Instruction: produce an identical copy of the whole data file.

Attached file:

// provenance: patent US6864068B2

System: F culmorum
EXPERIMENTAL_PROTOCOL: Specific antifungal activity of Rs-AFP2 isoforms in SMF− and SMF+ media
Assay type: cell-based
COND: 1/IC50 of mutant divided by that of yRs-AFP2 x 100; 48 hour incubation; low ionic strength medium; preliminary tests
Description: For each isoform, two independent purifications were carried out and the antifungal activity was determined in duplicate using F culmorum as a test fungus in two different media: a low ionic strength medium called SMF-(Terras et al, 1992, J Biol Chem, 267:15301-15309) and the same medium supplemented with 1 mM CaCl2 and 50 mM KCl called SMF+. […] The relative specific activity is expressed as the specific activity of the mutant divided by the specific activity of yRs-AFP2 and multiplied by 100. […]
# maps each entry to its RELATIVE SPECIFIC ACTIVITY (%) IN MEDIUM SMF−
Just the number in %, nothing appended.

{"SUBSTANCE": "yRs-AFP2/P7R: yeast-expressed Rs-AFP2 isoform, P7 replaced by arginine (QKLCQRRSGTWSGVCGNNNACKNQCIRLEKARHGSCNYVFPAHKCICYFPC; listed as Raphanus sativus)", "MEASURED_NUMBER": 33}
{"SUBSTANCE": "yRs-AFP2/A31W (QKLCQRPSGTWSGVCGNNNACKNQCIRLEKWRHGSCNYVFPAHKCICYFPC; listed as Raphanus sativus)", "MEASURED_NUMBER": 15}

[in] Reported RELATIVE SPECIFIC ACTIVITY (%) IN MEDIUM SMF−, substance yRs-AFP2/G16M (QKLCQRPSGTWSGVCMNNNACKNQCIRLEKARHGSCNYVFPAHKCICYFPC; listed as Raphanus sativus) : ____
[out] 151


// provenance: patent US6864068B2

System: F culmorum
EXPERIMENTAL_PROTOCOL: Specific antifungal activity of Rs-AFP2 isoforms in SMF− and SMF+ media
Assay type: cell-based
COND: 1/IC50 of mutant divided by that of yRs-AFP2 x 100; 48 hour incubation; low ionic strength medium; preliminary tests
Description: For each isoform, two independent purifications were carried out and the antifungal activity was determined in duplicate using F culmorum as a test fungus in two different media: a low ionic strength medium called SMF-(Terras et al, 1992, J Biol Chem, 267:15301-15309) and the same medium supplemented with 1 mM CaCl2 and 50 mM KCl called SMF+. […] The relative specific activity is expressed as the specific activity of the mutant divided by the specific activity of yRs-AFP2 and multiplied by 100. […]
# maps each entry to its RELATIVE SPECIFIC ACTIVITY (%) IN MEDIUM SMF−
Just the number in %, nothing appended.

{"SUBSTANCE": "yRs-AFP2/P7R: yeast-expressed Rs-AFP2 isoform, P7 replaced by arginine (QKLCQRRSGTWSGVCGNNNACKNQCIRLEKARHGSCNYVFPAHKCICYFPC; listed as Raphanus sativus)", "MEASURED_NUMBER": 33}
{"SUBSTANCE": "yRs-AFP2/A31W (QKLCQRPSGTWSGVCGNNNACKNQCIRLEKWRHGSCNYVFPAHKCICYFPC; listed as Raphanus sativus)", "MEASURED_NUMBER": 15}

[in] Reported RELATIVE SPECIFIC ACTIVITY (%) IN MEDIUM SMF−, substance yRs-AFP2/G16M (QKLCQRPSGTWSGVCMNNNACKNQCIRLEKARHGSCNYVFPAHKCICYFPC; listed as Raphanus sativus) : ____
[out] 151